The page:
When Dale Herron spotted a rare 1961 Chevy Impala 2-door sedan with the “pancake roof” in a local body shop, it was an instant flashback for him.
“I had a ’61 Biscayne 2-door out in California. It was my hot rod back then,” he said.
He was checking up on a ’34 Ford pickup he was building for his wife, Jeanne, about 10 years ago when the Impala caught his eye.
“The guy said look under the hood and I was like ‘oh, my god, it’s a 409.’ And then he said this car can be bought, a couple were fighting over it.” He found out what they had paid for it and offered $500 more than that to solve their problem.
“He said, ‘Let me think about it’ and she said ‘that car is sold,’ ” Herron remembers with a smile. The Impala was originally white over silver, but Herron wanted something more reminiscent of the jet black Biscayne flat-roof he had cruised around in back in California.
So he finally settled on a Sherwin Williams Dark Metallic Charcoal for both the top and bottom, with a 50th anniversary Corvette blood red panel in the side trim. The Impala stayed in the paint shop until it was finished and was finally delivered to his home shop on his 60th birthday.
“It was kind of a ‘Happy Birthday to Me.’ My brother and all my buddies were there to help me celebrate.”
It turns out the Impala had been cruising the streets of Wichita during the years when Herron was making his living building engines in California.
“A lot of guys saw this car tearing up and down Douglas,” Herron said. Even so, there’s an air of mystery that surrounds the Impala sedan.
“There were not many built in the sedan body. A lot of guys look at it and say, how did you get that (roof) to hang over the back window like that?”
They think the only two-door Impalas in 1961 were hardtops, not sedans. He tells them the Impala came from the factory that way.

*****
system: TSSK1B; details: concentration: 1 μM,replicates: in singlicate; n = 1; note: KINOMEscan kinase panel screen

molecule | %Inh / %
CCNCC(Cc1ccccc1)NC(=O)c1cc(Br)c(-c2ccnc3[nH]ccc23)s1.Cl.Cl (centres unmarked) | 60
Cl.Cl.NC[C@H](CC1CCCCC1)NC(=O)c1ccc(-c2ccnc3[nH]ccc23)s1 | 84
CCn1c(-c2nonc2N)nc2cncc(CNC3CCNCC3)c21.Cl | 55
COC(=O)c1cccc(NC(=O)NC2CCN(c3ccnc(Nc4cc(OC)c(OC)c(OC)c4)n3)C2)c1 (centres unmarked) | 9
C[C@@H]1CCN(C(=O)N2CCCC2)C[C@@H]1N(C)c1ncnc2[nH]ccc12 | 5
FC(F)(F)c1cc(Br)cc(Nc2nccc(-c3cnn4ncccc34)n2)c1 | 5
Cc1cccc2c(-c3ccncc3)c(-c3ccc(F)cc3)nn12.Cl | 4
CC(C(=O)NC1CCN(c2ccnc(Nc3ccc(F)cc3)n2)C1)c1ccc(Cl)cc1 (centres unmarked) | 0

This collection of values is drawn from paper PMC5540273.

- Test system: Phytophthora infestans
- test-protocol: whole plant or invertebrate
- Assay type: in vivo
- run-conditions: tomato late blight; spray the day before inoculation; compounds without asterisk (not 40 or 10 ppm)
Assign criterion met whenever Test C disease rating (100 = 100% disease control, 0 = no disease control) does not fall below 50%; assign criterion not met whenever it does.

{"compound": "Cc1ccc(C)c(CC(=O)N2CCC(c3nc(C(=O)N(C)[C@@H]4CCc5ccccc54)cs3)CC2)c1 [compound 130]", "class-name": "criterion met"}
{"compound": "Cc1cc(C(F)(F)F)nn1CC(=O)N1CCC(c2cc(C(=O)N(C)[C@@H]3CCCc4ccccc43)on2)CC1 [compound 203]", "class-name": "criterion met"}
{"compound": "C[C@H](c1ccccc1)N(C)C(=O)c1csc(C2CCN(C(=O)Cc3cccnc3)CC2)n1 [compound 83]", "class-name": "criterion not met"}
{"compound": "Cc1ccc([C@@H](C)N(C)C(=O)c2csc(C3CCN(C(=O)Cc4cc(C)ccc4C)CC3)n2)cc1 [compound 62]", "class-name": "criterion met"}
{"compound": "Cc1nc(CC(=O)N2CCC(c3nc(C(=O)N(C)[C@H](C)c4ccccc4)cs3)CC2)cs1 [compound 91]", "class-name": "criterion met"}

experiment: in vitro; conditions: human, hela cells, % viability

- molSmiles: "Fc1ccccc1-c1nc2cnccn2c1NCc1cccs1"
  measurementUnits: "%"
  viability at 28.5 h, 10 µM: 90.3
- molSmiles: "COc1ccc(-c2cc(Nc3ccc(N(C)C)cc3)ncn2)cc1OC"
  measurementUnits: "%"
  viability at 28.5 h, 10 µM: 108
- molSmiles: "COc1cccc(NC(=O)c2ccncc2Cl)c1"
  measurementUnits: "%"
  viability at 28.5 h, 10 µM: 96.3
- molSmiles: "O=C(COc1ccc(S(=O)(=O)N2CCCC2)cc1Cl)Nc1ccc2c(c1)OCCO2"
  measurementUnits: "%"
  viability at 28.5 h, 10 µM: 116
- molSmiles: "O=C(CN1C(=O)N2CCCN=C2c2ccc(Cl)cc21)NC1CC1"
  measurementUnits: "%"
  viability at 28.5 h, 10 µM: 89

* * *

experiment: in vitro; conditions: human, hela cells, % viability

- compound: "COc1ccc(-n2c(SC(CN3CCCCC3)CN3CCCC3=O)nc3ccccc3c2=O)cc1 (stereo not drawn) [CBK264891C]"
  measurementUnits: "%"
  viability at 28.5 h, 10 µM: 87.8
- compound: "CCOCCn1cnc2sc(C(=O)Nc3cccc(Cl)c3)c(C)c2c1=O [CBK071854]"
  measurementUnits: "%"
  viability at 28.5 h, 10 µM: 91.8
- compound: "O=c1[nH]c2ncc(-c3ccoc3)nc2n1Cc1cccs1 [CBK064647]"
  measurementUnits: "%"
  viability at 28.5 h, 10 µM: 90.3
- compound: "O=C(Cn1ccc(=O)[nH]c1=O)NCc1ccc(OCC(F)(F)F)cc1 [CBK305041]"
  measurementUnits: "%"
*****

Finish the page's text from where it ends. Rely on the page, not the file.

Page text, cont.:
And he’s straightforward when he tells them it was not originally a 408 V-8. It most likely came off the assembly line with a 283 V-8 and Powerglide automatic transmission, he says. But that raises another question.
“Why would somebody take a 409 out of a virtually new 1963 and put it in a 1961 car?” he muses. He figures it must have involved a donor car with heavy rear end damage. The engine block is clearly a 1963 issue, he says.
The red cloth interior is basically stock, with a bench seat and the factory two-spoke steering wheel. A Sunpro tachometer and Vintage Air air conditioning have been added to the instrument panel and a Hurst shifter changes gears in the 200R4 automatic overdrive transmission.
The 340-horsepower engine features a Jerry Wilson cam, cast iron exhaust manifolds and an Edelbrock carburetor atop a factory intake manifold. At his wife’s request, the Flowmaster mufflers have been replaced with quieter Turbo mufflers for highway cruising, made easier with a 3.08 Eaton Positraction rear gear.
Herron went through several sets of wheels before he settled on the current gray-spoked American Racing Torque Thrust mags, which recapture the look of his Biscayne. A set of milled flat aluminum center caps crafted by a friend complete the look, along with BF Goodrich radial TA tires, 235/60R15’s in front and 255/60R15’s at the rear.
It also has power disc brakes and power steering.
“I just brought it up to date … so it’s comfortable to drive,” Herron says. The car has made treks to Kingman, Ariz., and Poplar, N.C., for one-day car shows. And it recently broke down in perhaps the worst place possible in America: Death Valley.
But after some fancy maneuvering, the Impala came back to Wichita, where Herron replaced a faulty piston and put it back on the road.
“It runs better now than it did before,” he said. “When I first saw this car … all of a sudden, I was still looking across the same dash board, across the same hood … it’s all the same, it really takes me back,” he says.
And he has no qualms about making more long road treks in it.
“I ain’t afraid to drive it,” he says. “We plan to fill the grille with bugs as often as possible.”
Mike Berry: firstname.lastname@example.org